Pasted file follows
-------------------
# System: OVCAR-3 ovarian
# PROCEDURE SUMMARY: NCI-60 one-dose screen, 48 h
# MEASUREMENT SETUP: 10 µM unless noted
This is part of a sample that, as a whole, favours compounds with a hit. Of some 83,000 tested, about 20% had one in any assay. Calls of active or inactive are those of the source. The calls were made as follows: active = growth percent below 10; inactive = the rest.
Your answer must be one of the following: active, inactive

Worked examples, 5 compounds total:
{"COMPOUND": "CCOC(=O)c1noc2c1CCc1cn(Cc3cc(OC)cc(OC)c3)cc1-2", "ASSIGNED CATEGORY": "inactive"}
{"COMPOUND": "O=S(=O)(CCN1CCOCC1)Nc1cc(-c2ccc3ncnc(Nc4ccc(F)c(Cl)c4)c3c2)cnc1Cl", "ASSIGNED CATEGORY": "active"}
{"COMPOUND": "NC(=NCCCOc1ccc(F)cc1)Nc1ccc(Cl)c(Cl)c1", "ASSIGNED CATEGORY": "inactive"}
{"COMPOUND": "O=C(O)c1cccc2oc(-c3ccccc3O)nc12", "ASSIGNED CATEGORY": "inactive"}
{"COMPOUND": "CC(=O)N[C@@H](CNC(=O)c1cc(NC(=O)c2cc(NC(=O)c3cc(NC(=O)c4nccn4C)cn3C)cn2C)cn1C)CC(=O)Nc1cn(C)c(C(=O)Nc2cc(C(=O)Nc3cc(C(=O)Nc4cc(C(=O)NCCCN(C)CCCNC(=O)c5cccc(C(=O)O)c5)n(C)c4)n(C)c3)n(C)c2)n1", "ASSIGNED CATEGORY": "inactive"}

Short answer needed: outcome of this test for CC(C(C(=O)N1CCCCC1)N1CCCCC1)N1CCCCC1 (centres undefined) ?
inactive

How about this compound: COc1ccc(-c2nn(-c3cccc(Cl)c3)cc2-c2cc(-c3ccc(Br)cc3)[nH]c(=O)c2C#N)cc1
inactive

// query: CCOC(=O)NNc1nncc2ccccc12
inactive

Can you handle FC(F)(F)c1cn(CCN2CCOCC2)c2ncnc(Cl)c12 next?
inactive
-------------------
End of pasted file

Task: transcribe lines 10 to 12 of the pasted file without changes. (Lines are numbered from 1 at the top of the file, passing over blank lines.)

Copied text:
{"COMPOUND": "O=C(O)c1cccc2oc(-c3ccccc3O)nc12", "ASSIGNED CATEGORY": "inactive"}
{"COMPOUND": "CC(=O)N[C@@H](CNC(=O)c1cc(NC(=O)c2cc(NC(=O)c3cc(NC(=O)c4nccn4C)cn3C)cn2C)cn1C)CC(=O)Nc1cn(C)c(C(=O)Nc2cc(C(=O)Nc3cc(C(=O)Nc4cc(C(=O)NCCCN(C)CCCNC(=O)c5cccc(C(=O)O)c5)n(C)c4)n(C)c3)n(C)c2)n1", "ASSIGNED CATEGORY": "inactive"}

Short answer needed: outcome of this test for CC(C(C(=O)N1CCCCC1)N1CCCCC1)N1CCCCC1 (centres undefined) ?